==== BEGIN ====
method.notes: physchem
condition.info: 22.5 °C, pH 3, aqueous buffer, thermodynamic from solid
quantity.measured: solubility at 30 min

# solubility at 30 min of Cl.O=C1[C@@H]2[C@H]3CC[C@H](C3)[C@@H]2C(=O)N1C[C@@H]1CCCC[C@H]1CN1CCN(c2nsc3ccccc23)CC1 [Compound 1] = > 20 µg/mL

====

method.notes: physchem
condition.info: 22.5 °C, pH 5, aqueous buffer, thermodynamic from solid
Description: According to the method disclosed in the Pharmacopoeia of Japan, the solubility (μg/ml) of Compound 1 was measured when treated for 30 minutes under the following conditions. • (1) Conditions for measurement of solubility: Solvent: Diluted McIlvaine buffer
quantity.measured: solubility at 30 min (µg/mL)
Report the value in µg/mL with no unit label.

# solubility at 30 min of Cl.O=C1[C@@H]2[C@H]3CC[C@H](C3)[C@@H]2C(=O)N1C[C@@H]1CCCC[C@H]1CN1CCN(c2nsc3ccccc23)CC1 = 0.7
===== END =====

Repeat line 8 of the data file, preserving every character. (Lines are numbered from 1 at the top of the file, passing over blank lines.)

Description: According to the method disclosed in the Pharmacopoeia of Japan, the solubility (μg/ml) of Compound 1 was measured when treated for 30 minutes under the following conditions. • (1) Conditions for measurement of solubility: Solvent: Diluted McIlvaine buffer